When this occurs, there is a distinct difference between those who can see the multi-dimensionality of the person in front of them and those who are disappointed and even a bit angry that I am not in a good mood or a good place. The same gift that might allow certain people to “think outside of the box” is the same heavy cloak that causes us to retreat at times. I don’t know if this makes sense to people who may be more level in their moods. We are all born with a different “level set” and for those who traverse the good and the bad, it can be difficult to explain this to those who are not of the same ilk.

The downside of funny is not really a downside, per se, as much as the other side of funny. Not all comedians are tragic just as all theologians are not righteous. People are more than a sum of their careers, passions and perceptions. The multi-dimensionality exists in all of us but it takes more than a passing encounter to understand, respect and accept it.

Until next time,

Marc





Portrait of the Artist as a (not so) Young Man

26 08 2015
This is not a portrait nor a young man...discuss.

This is not a portrait nor a young man…discuss.\

Yes- leave it to me to pick a nerdy title for a blog post. I’m special that way. Now onto the blogosphere….

Last weekend I got to sit out in the evening at a local pub – the mahogany bar in front of me and on the other side of a wooden divider, the sounds of a lone singer belting out classic tunes by Neal Young, Pearl Jam and other amazing artists. It was as close to my version of “The Voice” as I had come to before….hearing the vocals but only being able to imagine from whom they arose.

The singer had a fantastic range and a syrupy but deep tonality that surprised me for the range of various different songs he was playing on the guitar while strumming away. I had an image in my head of who this guy was. When I took my beer and headed over to the patio where he was performing, I was surprised to see a guy not much taller than myself with a pair of jeans, spectacles and an unassuming blue and gray plaid short-sleeve shirt. My first impression was, “man, this guy looks like Moby but I don’t think Moby sings like that.” My second was: “did we go to school together?”

I was thoroughly enjoying this guy singing and even wanted to catch up with him after as I have been looking to hire a vocalist to record (or re-record in some cases) some original music I have written. After he played his last tune, he thanked the audience and also said that he had an original 10 song CD for sale for $5.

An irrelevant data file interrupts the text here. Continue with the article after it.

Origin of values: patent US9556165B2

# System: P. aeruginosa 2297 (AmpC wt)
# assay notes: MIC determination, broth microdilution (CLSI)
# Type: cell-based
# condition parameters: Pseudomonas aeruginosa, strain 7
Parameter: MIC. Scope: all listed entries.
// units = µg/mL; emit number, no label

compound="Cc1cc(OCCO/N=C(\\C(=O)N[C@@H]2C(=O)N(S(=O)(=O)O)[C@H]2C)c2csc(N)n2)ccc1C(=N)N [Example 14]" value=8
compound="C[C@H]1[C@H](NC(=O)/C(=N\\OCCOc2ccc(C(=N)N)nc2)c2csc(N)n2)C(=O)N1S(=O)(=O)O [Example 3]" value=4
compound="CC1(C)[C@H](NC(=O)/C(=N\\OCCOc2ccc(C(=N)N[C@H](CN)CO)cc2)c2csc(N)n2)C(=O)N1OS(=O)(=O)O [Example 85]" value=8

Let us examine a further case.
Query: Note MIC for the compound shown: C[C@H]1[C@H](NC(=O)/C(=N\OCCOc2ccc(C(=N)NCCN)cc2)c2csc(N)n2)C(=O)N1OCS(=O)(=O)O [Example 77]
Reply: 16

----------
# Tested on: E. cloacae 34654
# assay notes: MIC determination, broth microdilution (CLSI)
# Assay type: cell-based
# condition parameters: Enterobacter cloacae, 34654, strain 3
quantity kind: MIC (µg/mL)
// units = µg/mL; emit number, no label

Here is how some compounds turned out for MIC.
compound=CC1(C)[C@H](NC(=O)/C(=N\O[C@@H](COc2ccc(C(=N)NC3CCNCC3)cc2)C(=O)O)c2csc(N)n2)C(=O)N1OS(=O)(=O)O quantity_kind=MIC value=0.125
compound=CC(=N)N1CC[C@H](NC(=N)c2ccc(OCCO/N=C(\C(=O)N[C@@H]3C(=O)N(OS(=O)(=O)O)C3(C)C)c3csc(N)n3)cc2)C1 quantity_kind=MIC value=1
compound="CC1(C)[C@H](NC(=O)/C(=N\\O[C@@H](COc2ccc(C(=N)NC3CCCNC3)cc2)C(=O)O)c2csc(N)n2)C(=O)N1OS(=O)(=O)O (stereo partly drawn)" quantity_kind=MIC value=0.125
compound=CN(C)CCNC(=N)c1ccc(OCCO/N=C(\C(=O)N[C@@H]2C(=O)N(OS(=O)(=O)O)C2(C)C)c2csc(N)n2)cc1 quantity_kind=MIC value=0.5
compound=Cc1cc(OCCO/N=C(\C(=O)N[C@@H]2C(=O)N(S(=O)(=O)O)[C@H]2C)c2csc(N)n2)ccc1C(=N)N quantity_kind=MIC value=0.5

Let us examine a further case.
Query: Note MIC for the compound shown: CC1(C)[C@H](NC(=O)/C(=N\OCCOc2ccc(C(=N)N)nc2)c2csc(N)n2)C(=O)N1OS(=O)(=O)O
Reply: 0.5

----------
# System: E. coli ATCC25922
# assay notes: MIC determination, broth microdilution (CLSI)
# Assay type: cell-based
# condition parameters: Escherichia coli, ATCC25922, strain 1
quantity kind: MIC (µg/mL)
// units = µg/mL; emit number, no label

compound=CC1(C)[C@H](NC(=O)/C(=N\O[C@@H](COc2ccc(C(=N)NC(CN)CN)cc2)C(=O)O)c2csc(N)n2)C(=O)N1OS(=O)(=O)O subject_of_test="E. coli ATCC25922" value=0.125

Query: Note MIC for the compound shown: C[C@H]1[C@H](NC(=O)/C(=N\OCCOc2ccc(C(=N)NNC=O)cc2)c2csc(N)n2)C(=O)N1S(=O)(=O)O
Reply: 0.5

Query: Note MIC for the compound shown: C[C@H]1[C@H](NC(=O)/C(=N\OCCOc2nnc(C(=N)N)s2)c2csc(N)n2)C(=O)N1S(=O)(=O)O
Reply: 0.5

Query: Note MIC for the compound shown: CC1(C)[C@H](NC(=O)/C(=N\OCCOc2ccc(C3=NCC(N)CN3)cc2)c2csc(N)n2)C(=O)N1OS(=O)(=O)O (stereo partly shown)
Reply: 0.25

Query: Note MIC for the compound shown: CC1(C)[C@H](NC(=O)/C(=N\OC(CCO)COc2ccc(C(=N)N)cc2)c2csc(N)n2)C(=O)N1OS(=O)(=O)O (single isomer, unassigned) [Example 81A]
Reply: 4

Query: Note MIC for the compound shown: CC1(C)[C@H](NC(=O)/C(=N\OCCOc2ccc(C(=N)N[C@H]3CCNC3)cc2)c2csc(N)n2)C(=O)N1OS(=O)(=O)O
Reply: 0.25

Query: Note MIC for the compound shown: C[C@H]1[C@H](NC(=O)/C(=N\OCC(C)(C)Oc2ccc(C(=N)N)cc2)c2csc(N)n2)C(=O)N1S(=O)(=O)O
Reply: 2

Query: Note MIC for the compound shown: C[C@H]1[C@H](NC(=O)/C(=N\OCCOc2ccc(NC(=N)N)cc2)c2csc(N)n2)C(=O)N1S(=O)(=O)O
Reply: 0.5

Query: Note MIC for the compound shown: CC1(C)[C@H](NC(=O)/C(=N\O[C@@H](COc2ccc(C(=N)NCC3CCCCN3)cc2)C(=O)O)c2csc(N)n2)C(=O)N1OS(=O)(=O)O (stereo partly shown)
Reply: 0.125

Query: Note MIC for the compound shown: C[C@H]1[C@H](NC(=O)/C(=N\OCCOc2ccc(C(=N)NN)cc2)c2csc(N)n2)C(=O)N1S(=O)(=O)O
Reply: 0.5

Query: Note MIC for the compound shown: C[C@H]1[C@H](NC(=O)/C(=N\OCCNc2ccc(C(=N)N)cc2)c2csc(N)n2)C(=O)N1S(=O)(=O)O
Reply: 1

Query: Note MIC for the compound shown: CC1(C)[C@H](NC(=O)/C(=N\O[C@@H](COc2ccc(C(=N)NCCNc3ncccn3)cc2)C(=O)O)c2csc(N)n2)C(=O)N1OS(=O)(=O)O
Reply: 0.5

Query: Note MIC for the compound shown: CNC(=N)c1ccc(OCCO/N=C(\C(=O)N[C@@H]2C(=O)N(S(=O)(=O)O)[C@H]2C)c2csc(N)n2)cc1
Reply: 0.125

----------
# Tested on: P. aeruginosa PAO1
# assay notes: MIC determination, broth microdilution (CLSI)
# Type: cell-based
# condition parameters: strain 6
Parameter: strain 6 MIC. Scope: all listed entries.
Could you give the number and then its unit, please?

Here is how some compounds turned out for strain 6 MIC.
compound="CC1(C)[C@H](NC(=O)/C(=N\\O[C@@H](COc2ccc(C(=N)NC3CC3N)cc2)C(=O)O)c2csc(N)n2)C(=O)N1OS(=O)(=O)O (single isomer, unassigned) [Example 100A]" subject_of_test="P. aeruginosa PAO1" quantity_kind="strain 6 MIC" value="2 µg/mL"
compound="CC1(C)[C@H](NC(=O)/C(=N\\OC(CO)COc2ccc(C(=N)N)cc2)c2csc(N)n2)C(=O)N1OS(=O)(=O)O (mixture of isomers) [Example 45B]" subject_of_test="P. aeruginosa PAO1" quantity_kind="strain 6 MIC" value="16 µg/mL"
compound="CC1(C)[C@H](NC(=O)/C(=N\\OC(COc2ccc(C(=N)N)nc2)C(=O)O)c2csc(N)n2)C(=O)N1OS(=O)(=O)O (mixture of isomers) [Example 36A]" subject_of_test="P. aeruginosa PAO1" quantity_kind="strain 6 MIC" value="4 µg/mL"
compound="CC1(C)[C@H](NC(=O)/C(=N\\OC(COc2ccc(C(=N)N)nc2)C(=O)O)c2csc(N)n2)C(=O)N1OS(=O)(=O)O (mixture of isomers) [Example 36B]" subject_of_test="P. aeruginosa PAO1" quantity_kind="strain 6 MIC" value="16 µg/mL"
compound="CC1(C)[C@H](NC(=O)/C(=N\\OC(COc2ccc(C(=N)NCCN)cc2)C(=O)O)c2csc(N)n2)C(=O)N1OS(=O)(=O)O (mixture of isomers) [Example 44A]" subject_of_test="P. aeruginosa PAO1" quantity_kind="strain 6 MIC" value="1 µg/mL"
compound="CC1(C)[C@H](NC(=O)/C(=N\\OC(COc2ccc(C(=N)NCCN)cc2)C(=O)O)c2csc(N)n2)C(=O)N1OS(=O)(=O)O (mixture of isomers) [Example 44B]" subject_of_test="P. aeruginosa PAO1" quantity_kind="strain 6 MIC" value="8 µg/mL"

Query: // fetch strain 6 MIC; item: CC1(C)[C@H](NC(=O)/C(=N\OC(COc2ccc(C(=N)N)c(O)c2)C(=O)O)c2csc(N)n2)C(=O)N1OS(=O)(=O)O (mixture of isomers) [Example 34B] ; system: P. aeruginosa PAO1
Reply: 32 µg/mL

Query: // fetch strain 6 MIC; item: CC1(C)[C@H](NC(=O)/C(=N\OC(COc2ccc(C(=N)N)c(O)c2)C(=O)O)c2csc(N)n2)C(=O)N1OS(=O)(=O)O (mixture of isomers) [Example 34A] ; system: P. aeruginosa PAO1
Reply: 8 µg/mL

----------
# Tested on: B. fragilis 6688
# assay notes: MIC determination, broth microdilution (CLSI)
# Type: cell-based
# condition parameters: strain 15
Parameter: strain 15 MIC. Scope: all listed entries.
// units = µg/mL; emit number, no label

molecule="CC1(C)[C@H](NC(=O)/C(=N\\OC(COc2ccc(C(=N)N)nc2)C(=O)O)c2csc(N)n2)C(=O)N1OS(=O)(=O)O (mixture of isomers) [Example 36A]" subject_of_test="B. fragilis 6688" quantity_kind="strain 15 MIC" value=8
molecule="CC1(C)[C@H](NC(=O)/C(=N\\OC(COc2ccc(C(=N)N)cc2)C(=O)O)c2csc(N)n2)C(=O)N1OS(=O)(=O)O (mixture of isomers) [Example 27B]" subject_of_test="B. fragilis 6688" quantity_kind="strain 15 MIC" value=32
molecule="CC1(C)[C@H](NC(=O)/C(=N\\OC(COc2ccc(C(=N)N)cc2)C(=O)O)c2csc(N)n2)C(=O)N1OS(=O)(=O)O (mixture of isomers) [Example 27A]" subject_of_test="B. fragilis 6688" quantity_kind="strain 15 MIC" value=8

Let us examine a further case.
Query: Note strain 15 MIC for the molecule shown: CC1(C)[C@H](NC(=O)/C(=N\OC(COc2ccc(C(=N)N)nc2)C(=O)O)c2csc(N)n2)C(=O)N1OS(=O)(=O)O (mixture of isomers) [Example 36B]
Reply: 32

An older gentleman sitting with his 3rd or 4th wife – I couldn’t tell the exact number; it’s so hard to tell these days – started laughing and quipped to me: “$5 for 10 songs? How good can it be? He’s a little old to be hocking CDs.” In one minute he was able to convey every horrible judgement that some inappropriate distant relative from the past had said to me at one point or another about something or somebody.

Thankfully, I had not let my “beer voice” talk on my behalf and instead, just said something to the effect of “well, he’s really good and clearly enjoying himself.”

I was so frustrated by this guy. Was I internalizing his comment a bit? Probably – sure. What gets me though is the ease with which he felt comfortable making fun of this artist. Had he been 20, I am sure he would have still said something like “let’s see where you are in 20 years” but have accepted the fact that he was giving it a try. The message here was that his age had something to do with the acceptability to express a passion of his – guitar playing and singing. (OK, OK  – editors note here – I AM internalizing that part because, honestly, for all I know he hates singing and guitar playing and was just doing it to pay the bills. But based on the looks of his tip jar that night, I highly doubt it.)